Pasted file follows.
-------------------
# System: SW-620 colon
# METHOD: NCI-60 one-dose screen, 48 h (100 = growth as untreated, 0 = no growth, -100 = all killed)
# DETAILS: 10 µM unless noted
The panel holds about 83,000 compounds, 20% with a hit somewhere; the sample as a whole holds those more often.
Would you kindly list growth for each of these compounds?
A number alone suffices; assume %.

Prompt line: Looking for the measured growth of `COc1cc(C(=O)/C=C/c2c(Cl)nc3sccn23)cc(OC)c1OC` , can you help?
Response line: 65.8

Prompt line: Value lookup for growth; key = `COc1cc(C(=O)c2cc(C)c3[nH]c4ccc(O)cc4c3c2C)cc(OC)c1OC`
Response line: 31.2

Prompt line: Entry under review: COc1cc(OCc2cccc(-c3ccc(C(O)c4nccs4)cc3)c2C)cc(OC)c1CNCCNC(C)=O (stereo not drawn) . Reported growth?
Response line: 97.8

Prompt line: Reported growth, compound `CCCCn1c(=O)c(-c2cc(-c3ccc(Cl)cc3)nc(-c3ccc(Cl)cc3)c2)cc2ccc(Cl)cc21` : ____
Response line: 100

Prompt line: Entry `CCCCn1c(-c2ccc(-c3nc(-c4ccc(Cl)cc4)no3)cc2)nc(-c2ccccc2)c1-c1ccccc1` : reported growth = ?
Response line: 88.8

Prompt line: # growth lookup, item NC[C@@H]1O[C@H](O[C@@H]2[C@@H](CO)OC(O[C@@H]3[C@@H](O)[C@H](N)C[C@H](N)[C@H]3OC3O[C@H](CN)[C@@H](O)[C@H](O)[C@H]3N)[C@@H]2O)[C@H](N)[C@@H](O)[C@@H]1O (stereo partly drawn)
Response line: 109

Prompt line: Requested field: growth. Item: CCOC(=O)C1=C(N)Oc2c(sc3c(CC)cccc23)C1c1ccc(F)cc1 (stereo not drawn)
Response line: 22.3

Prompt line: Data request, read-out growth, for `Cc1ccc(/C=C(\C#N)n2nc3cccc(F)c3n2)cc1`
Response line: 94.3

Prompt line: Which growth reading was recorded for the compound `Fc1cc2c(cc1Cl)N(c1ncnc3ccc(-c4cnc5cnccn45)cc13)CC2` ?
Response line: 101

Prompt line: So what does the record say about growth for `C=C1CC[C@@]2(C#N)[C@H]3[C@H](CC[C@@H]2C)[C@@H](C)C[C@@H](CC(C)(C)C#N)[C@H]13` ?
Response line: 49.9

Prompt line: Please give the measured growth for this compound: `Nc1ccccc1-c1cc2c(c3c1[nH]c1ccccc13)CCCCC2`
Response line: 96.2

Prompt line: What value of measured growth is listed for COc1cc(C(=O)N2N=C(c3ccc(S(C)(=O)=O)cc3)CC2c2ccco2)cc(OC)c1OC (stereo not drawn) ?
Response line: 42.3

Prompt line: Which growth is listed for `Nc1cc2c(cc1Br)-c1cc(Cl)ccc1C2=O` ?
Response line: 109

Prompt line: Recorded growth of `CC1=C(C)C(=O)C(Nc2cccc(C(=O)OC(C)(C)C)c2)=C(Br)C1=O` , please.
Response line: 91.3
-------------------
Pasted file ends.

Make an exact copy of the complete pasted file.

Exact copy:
# System: SW-620 colon
# METHOD: NCI-60 one-dose screen, 48 h (100 = growth as untreated, 0 = no growth, -100 = all killed)
# DETAILS: 10 µM unless noted
The panel holds about 83,000 compounds, 20% with a hit somewhere; the sample as a whole holds those more often.
Would you kindly list growth for each of these compounds?
A number alone suffices; assume %.

Prompt line: Looking for the measured growth of `COc1cc(C(=O)/C=C/c2c(Cl)nc3sccn23)cc(OC)c1OC` , can you help?
Response line: 65.8

Prompt line: Value lookup for growth; key = `COc1cc(C(=O)c2cc(C)c3[nH]c4ccc(O)cc4c3c2C)cc(OC)c1OC`
Response line: 31.2

Prompt line: Entry under review: COc1cc(OCc2cccc(-c3ccc(C(O)c4nccs4)cc3)c2C)cc(OC)c1CNCCNC(C)=O (stereo not drawn) . Reported growth?
Response line: 97.8

Prompt line: Reported growth, compound `CCCCn1c(=O)c(-c2cc(-c3ccc(Cl)cc3)nc(-c3ccc(Cl)cc3)c2)cc2ccc(Cl)cc21` : ____
Response line: 100

Prompt line: Entry `CCCCn1c(-c2ccc(-c3nc(-c4ccc(Cl)cc4)no3)cc2)nc(-c2ccccc2)c1-c1ccccc1` : reported growth = ?
Response line: 88.8

Prompt line: # growth lookup, item NC[C@@H]1O[C@H](O[C@@H]2[C@@H](CO)OC(O[C@@H]3[C@@H](O)[C@H](N)C[C@H](N)[C@H]3OC3O[C@H](CN)[C@@H](O)[C@H](O)[C@H]3N)[C@@H]2O)[C@H](N)[C@@H](O)[C@@H]1O (stereo partly drawn)
Response line: 109

Prompt line: Requested field: growth. Item: CCOC(=O)C1=C(N)Oc2c(sc3c(CC)cccc23)C1c1ccc(F)cc1 (stereo not drawn)
Response line: 22.3

Prompt line: Data request, read-out growth, for `Cc1ccc(/C=C(\C#N)n2nc3cccc(F)c3n2)cc1`
Response line: 94.3

Prompt line: Which growth reading was recorded for the compound `Fc1cc2c(cc1Cl)N(c1ncnc3ccc(-c4cnc5cnccn45)cc13)CC2` ?
Response line: 101

Prompt line: So what does the record say about growth for `C=C1CC[C@@]2(C#N)[C@H]3[C@H](CC[C@@H]2C)[C@@H](C)C[C@@H](CC(C)(C)C#N)[C@H]13` ?
Response line: 49.9

Prompt line: Please give the measured growth for this compound: `Nc1ccccc1-c1cc2c(c3c1[nH]c1ccccc13)CCCCC2`
Response line: 96.2

Prompt line: What value of measured growth is listed for COc1cc(C(=O)N2N=C(c3ccc(S(C)(=O)=O)cc3)CC2c2ccco2)cc(OC)c1OC (stereo not drawn) ?
Response line: 42.3

Prompt line: Which growth is listed for `Nc1cc2c(cc1Br)-c1cc(Cl)ccc1C2=O` ?
Response line: 109

Prompt line: Recorded growth of `CC1=C(C)C(=O)C(Nc2cccc(C(=O)OC(C)(C)C)c2)=C(Br)C1=O` , please.
Response line: 91.3